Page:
In the sixteenth century, liberal education transformed the upbringing of Tudor and Stuart royal children. Rather than emphasizing the sword, the educations of Henry VIII, Elizabeth I, James VI and I, and their successors prioritized the pen. In a tumultuous period, the study of languages, classical texts, and scripture gave princes the skills and impetus to assert authority over their subjects' souls as well as their bodies. Liberal education was meant to prevent over-mighty monarchy but in practice it taught kings and queens how to extend their authority. In the hands of the Tudors and Stuarts, the pen became a dangerous weapon in the creation of a powerful church and state.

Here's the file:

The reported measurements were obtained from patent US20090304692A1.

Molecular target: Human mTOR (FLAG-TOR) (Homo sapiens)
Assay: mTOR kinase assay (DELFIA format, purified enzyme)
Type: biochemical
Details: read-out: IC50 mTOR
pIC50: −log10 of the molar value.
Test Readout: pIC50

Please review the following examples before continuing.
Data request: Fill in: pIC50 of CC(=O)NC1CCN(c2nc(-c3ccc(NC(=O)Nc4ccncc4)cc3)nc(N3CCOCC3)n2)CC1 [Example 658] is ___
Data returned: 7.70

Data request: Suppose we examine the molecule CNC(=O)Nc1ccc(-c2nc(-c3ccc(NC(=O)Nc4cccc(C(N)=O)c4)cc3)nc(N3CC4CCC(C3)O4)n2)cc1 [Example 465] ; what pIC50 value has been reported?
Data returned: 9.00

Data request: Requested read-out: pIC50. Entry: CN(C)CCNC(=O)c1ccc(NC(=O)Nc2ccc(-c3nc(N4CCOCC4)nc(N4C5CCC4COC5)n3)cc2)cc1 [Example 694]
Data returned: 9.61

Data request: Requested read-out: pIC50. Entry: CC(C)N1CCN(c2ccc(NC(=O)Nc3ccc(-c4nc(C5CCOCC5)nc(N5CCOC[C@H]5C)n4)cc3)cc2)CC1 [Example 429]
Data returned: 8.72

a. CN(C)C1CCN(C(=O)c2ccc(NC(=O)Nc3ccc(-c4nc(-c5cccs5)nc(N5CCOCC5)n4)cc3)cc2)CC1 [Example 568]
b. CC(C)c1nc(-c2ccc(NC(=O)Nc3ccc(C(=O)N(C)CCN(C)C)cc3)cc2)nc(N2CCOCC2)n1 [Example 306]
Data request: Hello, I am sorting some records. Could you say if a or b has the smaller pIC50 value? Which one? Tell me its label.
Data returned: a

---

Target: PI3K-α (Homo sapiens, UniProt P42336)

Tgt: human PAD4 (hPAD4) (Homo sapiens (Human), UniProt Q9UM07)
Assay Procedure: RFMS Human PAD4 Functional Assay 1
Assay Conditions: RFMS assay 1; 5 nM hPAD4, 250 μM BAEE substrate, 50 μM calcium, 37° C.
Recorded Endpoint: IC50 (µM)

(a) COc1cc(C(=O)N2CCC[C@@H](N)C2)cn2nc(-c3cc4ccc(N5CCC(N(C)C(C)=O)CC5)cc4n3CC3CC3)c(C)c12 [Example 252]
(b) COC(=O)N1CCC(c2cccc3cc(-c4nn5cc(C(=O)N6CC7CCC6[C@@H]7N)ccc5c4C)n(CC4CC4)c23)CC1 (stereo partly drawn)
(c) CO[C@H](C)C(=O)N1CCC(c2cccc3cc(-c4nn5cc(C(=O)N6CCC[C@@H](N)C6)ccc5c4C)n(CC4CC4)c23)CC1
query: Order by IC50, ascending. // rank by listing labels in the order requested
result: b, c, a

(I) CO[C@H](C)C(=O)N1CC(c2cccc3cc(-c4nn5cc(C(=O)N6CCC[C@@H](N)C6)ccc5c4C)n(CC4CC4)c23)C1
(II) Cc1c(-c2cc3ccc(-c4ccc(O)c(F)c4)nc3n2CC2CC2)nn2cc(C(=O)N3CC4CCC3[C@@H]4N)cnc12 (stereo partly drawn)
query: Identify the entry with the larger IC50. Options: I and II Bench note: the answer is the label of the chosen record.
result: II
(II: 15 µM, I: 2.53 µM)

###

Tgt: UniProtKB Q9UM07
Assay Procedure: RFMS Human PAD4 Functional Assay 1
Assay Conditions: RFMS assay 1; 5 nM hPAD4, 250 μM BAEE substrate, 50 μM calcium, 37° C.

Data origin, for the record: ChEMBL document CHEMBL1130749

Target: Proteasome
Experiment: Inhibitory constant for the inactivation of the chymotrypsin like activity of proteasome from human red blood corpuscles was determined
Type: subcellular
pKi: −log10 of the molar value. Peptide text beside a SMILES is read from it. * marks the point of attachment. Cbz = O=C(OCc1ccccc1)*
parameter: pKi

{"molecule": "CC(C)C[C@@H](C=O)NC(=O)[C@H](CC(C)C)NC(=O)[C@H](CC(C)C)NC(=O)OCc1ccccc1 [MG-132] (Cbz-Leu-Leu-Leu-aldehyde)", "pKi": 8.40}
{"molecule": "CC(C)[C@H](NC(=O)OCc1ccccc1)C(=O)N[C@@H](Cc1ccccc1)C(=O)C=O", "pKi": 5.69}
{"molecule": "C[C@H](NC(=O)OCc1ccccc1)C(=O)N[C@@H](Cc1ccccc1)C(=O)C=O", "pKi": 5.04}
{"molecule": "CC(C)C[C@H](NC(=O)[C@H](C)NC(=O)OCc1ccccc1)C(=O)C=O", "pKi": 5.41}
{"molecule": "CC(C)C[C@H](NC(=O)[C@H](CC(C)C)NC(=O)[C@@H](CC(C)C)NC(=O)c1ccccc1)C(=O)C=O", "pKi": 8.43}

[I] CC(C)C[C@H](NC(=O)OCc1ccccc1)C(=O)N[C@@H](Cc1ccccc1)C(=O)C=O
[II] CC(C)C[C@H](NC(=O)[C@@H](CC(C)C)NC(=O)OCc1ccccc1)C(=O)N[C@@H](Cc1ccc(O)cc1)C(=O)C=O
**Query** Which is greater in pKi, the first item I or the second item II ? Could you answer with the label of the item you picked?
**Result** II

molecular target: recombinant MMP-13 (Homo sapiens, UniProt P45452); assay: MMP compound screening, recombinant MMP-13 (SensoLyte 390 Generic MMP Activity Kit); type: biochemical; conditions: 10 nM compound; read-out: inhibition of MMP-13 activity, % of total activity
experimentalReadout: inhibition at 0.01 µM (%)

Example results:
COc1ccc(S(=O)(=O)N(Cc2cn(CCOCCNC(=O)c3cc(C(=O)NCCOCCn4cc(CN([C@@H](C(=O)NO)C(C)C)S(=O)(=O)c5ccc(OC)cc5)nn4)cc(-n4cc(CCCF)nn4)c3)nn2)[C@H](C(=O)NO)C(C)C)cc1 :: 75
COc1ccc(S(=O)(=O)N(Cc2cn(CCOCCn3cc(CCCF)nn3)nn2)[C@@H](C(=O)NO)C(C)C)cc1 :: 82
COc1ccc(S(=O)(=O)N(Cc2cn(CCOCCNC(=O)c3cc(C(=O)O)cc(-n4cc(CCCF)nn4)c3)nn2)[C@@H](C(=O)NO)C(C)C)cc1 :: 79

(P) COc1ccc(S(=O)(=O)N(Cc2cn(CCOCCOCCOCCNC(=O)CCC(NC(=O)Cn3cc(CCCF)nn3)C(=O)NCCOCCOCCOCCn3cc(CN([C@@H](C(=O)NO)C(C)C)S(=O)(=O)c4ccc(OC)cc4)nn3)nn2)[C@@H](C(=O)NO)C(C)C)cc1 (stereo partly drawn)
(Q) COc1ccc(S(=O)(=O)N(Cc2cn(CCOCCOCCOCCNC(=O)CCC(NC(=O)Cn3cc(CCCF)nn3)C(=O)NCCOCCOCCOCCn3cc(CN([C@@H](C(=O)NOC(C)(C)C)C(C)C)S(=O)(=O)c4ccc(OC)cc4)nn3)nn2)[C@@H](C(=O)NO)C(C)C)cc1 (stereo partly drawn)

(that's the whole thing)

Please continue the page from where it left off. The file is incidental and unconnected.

Winner of the 2016 Whitfield Prize, Royal Historical Society
"This highly original and beautifully written book explores the liberal education received by royal children in Tudor and Stuart Britain … It succeeds admirably in demonstrating the wider significance of princes' education by drawing connections between childhood learning and royal policies in later life during a stormy and eventful period. This rich and deeply textured book is certain to provoke interest and debate for many years to come."
Judges, 2016 Whitfield Prize, Royal Historical Society